You also may be interested in one or more of the following other recent articles published on the Coalition for Responsible Health Care Reform electronic publication available here, our electronic Solutions Law Press Health Care Update publication available here, and/or our HR & Benefits Update electronic publication available here.

You also can get details about how to arrange for your employees or other communities to participate in training on “Building Your Family’s Health Care Toolkit,”  using the “PlayForLife” resources to organize low-cost wellness programs in your workplace, school, church or other communities, and other process improvement, compliance and other training and other resources for health care providers, employers, health plans, community leaders and others here.

NOTE:  This article is provided for educational purposes.  It is does not provide legal advice, establish any attorney-client relationship or provide or serve as a substitute for legal advice to any individual or organization.  Readers must engage properly qualified legal counsel to secure legal advice about the rules discussed in light of specific circumstances.ANY STATEMENTS CONTAINED HEREIN ARE NOT INTENDED OR WRITTEN BY THE WRITER TO BE USED, AND NOTHING CONTAINED HEREIN CAN BE USED BY YOU OR ANY OTHER PERSON, FOR THE PURPOSE OF (1) AVOIDING PENALTIES THAT MAY BE IMPOSED UNDER FEDERAL TAX LAW, or (2) PROMOTING, MARKETING OR RECOMMENDING TO ANOTHER PARTY ANY TAX-RELATED TRANSACTION OR MATTER ADDRESSED HEREIN.  ©2016 Cynthia Marcotte Stamer, P.C. Non-exclusive license to republish granted to Solutions Law Press.  All other rights reserved.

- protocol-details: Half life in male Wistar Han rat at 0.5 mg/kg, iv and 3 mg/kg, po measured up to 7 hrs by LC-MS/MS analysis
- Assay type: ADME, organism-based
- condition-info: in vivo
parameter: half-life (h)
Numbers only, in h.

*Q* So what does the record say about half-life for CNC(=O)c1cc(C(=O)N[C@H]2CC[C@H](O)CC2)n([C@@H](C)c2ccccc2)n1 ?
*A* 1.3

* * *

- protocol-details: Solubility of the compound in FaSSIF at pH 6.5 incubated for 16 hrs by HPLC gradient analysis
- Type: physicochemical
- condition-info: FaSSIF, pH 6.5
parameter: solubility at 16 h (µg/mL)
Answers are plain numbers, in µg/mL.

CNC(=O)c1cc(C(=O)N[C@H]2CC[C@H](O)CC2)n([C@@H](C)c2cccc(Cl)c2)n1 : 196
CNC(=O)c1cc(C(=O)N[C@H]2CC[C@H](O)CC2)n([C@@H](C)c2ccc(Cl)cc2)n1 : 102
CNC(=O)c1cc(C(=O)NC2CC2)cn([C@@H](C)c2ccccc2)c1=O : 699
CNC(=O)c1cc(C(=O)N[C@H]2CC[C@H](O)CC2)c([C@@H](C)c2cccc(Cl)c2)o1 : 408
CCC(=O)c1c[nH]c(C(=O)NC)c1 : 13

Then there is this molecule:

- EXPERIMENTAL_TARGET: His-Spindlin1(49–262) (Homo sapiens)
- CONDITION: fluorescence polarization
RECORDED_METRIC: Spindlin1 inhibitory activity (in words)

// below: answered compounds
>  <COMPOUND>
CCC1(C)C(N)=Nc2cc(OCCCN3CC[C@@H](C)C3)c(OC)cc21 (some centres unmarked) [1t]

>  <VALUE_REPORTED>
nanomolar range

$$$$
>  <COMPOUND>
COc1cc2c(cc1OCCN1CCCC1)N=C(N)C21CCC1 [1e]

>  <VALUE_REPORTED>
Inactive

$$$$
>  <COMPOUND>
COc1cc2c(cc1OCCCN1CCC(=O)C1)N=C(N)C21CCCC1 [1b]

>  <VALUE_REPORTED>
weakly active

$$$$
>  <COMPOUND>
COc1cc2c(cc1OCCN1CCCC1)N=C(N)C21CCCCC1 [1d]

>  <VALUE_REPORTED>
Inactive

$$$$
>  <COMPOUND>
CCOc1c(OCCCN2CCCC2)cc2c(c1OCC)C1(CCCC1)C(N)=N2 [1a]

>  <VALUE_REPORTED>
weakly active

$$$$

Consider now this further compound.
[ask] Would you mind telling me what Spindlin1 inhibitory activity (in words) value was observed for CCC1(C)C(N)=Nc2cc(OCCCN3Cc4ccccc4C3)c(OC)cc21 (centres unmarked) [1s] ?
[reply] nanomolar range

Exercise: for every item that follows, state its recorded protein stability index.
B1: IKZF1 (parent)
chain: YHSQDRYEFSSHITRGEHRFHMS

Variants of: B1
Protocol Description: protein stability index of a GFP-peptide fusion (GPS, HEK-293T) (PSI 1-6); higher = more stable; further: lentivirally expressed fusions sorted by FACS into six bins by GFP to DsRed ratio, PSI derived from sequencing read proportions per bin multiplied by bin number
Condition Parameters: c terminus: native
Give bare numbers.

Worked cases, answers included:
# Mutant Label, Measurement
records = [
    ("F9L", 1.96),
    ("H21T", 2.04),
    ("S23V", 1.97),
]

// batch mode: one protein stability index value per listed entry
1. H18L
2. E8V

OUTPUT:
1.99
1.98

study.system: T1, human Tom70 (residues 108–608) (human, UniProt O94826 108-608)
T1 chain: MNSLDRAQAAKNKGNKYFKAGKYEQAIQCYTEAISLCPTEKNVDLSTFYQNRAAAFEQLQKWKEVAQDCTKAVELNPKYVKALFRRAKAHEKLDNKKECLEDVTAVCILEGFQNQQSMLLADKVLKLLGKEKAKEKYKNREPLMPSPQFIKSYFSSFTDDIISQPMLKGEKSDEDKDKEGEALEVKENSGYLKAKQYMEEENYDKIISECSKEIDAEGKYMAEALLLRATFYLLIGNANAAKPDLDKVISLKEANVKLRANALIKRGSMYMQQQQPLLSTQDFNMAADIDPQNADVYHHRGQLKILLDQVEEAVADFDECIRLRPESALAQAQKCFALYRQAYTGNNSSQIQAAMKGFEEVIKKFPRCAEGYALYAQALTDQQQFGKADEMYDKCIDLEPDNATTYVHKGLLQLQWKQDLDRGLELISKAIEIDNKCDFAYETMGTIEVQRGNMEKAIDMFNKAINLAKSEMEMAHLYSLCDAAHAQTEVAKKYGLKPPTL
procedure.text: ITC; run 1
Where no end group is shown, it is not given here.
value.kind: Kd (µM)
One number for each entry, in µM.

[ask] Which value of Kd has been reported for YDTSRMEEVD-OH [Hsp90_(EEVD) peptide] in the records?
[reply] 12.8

Health care Quality: Different Meaning For Care Vs. Coverage

By:  Cynthia Marcotte Stamer, Publisher, Solutions Law Press, Inc.; Executive Director, PROJECT COPE:  Coalition on Patient Empowerment & Coalition for Responsible Healthcare Policy

American patients and their families need to be careful about mindlessly making health care choices for themselves or their family in reliance on healthcare “quality” data or guidance by private health plans and insurers, Medicare, Medicaid, or other government payers, and other public and private entities that allow the cost of care to shade their valuation of the quality of care.

The value of quality data – regardless of its source – in determining the quality and value of a proposed plan of care inherently depends upon how well a patient’s actual circumstance fits the assumptions upon which the quality analysis and conclusions rest.  Different treatment plans often impact differently patients diagnosed with the same condition for a variety of reasons.

Patients and their families making health care decisions for themselves or a loved one generally should use a two step approach when making health care provider or treatment decisions:

Patients and their families attempting to make decisions about the treatment plan for a patient affiliated with a life threatening or major chronic illness rightly should work with their health care provider to critically evaluate the options based first solely on the particular needs of the patient first without regard to cost, and then separately evaluate how cost barriers to securing the best treatment for the patient may require compromises or other tradeoffs.